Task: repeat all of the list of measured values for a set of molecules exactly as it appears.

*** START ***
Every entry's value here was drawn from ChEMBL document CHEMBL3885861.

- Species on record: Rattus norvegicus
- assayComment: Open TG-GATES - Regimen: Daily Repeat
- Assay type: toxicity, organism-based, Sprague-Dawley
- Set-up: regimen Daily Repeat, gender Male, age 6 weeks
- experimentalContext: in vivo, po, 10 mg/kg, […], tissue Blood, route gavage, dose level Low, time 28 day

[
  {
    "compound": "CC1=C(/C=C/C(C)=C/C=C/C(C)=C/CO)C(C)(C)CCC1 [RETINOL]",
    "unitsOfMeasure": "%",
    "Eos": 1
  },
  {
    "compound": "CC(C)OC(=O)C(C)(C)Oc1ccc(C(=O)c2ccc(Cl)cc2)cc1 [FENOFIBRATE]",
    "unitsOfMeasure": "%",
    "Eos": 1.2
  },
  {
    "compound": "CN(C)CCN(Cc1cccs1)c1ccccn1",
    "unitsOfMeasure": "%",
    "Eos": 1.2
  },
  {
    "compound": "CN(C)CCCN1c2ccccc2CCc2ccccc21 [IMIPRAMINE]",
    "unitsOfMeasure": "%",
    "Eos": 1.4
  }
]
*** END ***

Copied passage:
Every entry's value here was drawn from ChEMBL document CHEMBL3885861.

- Species on record: Rattus norvegicus
- assayComment: Open TG-GATES - Regimen: Daily Repeat
- Assay type: toxicity, organism-based, Sprague-Dawley
- Set-up: regimen Daily Repeat, gender Male, age 6 weeks
- experimentalContext: in vivo, po, 10 mg/kg, […], tissue Blood, route gavage, dose level Low, time 28 day

[
  {
    "compound": "CC1=C(/C=C/C(C)=C/C=C/C(C)=C/CO)C(C)(C)CCC1 [RETINOL]",
    "unitsOfMeasure": "%",
    "Eos": 1
  },
  {
    "compound": "CC(C)OC(=O)C(C)(C)Oc1ccc(C(=O)c2ccc(Cl)cc2)cc1 [FENOFIBRATE]",
    "unitsOfMeasure": "%",
    "Eos": 1.2
  },
  {
    "compound": "CN(C)CCN(Cc1cccs1)c1ccccn1",
    "unitsOfMeasure": "%",
    "Eos": 1.2
  },
  {
    "compound": "CN(C)CCCN1c2ccccc2CCc2ccccc21 [IMIPRAMINE]",
    "unitsOfMeasure": "%",
    "Eos": 1.4
  }
]